The market cross in Bath Street dates from the 15th century, with the shelter having been rebuilt in 1834. It has a central octagonal pier, a socket raised on four steps, a hexagonal shelter with six arched four-centred openings, shallow two-stage buttresses at each angle, and an embattled parapet. The shaft is crowned by an abacus with figures in niches, probably from the late 19th century, although the cross is now missing. It was rebuilt by Thomas, Marquis of Bath. It is a Scheduled Ancient Monument[45]

Hannah More, a philanthropist and educator, founded a school in the village in the late 18th century for the children of miners. Her first school was located in a 17th-century house. Now named "Hannah More's Cottage",[46] the Grade II-listed building is used by the local community as a meeting place.[47]


Kings Fitness & Leisure, situated on the grounds of The Kings of Wessex School, provides a venue for various sports and includes a 20-metre swimming pool, racket sport courts, a sports hall, dance studios and a gym.[48] A youth sports festival was held on Sharpham Road Playing Fields in 2009.[49]

In 2010 a skatepark was built in the village.

  • Cricket: Cheddar Cricket Club, formed in the late 19th century[50]
  • Football: Cheddar Football Club, founded in 1892 and nicknamed "The Cheesemen"
  • Rugby: Cheddar Rugby Club[51]
  • Running: Cheddar Running Club
  • Tennis: Cheddar Lawn Tennis Club, formed in 1924[52]

Outside links

("Wikimedia Commons" has material
about Cheddar)


  1. "Cheddar Gorge and Caves". Bristol-link. Retrieved 31 January 2011. 
  2. Cheddar Man—Museum of Prehistory - Cheddar Caves
  3. Atthill, Robin (1976). Mendip: A new study. Newton Abbott: David & Charles. p. 75. ISBN 0-7153-7297-1. 
  4. Robinson, Stephen (1992). Somerset Place Names. Wimborne, Dorset: The Dovecote Press Ltd. p. 43. ISBN 1-874336-03-2. 
  5. 5.0 5.1 "Tourist hotspots—Cheddar Gorge". BBC. Retrieved 12 August 2007. 
  6. 6.0 6.1 "Gough's Cave, Cheddar Gorge, Cheddar". Somerset Historic Environment Record. Somerset County Council. January 1983. Retrieved 7 February 2011.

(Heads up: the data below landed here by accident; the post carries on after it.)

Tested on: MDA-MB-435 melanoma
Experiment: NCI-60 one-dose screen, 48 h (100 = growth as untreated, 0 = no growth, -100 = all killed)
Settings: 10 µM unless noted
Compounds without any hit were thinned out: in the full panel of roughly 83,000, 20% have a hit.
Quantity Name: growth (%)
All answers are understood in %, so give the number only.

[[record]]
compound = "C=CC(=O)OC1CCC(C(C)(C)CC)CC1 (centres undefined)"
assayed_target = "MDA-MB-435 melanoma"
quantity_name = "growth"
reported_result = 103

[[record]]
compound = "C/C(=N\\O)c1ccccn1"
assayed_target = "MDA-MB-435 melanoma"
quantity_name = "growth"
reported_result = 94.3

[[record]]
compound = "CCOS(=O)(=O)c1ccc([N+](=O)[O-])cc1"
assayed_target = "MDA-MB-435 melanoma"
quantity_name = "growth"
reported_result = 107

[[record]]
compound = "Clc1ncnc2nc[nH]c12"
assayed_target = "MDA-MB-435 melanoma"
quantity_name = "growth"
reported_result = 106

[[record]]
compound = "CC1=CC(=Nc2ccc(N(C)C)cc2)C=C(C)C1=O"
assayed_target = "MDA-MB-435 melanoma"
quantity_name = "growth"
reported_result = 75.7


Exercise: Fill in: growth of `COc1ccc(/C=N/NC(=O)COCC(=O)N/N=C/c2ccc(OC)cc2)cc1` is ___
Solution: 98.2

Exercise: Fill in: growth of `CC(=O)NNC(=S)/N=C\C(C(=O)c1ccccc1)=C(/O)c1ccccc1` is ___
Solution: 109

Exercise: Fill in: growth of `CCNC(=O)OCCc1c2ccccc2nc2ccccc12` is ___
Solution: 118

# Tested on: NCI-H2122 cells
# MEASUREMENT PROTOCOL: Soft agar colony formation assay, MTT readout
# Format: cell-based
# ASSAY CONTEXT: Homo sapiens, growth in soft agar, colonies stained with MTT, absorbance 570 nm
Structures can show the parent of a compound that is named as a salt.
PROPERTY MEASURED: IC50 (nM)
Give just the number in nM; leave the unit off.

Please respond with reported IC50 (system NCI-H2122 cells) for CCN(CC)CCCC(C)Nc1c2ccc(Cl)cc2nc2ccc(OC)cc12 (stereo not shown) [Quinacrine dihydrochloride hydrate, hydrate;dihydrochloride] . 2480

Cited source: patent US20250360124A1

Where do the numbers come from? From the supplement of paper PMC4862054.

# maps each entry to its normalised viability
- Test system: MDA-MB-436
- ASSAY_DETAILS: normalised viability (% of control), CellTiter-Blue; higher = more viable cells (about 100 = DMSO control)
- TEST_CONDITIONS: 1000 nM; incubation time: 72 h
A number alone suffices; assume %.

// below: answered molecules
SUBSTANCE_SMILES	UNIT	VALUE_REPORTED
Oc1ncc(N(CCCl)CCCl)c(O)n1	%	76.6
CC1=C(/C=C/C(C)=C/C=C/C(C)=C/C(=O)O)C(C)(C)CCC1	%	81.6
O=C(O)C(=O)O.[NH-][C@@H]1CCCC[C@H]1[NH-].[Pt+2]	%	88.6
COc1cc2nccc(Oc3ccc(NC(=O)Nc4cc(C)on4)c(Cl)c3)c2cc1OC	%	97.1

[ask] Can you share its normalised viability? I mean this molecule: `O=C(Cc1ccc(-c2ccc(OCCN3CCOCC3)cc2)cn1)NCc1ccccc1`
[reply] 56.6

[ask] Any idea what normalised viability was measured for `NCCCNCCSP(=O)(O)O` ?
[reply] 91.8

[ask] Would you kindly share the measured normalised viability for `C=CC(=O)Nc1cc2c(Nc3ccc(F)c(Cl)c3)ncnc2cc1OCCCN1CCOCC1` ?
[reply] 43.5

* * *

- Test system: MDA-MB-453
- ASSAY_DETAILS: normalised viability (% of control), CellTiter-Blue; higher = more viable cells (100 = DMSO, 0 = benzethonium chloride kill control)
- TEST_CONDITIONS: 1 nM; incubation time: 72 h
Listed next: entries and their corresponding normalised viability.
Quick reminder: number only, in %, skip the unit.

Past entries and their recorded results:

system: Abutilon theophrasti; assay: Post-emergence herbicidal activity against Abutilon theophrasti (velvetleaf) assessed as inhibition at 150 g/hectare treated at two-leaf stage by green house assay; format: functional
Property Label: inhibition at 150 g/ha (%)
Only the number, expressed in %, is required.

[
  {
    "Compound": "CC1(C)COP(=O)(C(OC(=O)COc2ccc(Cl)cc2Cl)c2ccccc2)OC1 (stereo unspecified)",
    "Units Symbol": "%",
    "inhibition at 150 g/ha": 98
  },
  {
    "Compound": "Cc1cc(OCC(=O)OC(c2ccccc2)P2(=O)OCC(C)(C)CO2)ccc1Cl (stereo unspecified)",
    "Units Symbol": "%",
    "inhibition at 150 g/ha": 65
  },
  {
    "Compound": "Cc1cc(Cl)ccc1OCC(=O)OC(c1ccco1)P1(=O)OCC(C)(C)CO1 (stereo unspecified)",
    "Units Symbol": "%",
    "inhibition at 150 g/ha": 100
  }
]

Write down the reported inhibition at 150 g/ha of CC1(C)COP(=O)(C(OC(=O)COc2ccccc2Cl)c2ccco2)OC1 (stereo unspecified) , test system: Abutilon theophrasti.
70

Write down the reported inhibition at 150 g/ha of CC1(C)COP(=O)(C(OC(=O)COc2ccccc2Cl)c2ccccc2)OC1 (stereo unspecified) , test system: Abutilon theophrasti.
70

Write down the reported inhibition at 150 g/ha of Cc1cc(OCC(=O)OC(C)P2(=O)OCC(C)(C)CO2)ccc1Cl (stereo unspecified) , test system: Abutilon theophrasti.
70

7. Lewis, Jodie (2003). "Results of geophysical surveys at two barrow sites in Cheddar and Priddy Parishes, Mendip". Proc. Univ. Bristol Spelaeol. Soc. 2003. University of Bristol. p. 11. Retrieved 11 July 2012. 
  8. 8.0 8.1 Leete-Hodge, Lornie (1985). Curiosities of Somerset. Bodmin: Bossiney Books. p. 20. ISBN 0-906456-98-3. 
  9. Rahtz, Phillip. "The Saxon and Mediæval Palaces at Cheddar, Somerset-an Interim Report of Excavations in I 960-62" (PDF). Archaeology Data Service. Retrieved 31 March 2008. 
  10. 10.0 10.1 10.2 10.3 Richardson, Miranda (2003). "Cheddar Archaeological Assessment" (PDF). Somerset Extensive Urban Survey. Somerset County Council. Retrieved 26 May 2014. 
  11. National Heritage List 1173737: Former chapel dedicated to St Columbanus
  12. "School dig uncovers Roman grave". BBC News. 20 January 2006. Retrieved 31 March 2008. 
  13. Searle, Muriel (2002). West Country History: Somerset. Venton Publications. p. 130. ISBN 978-1-84150-802-3. Retrieved 7 February 2011. 
  14. Bond, James (1998). Somerset Parks and Gardens. Somerset Books. p. 25. ISBN 978-0861834655. 
  15. 15.0 15.1 Outhwaite, John. "A Short History of Cheddar". Cheddar Parish Council. Retrieved 30 March 2010.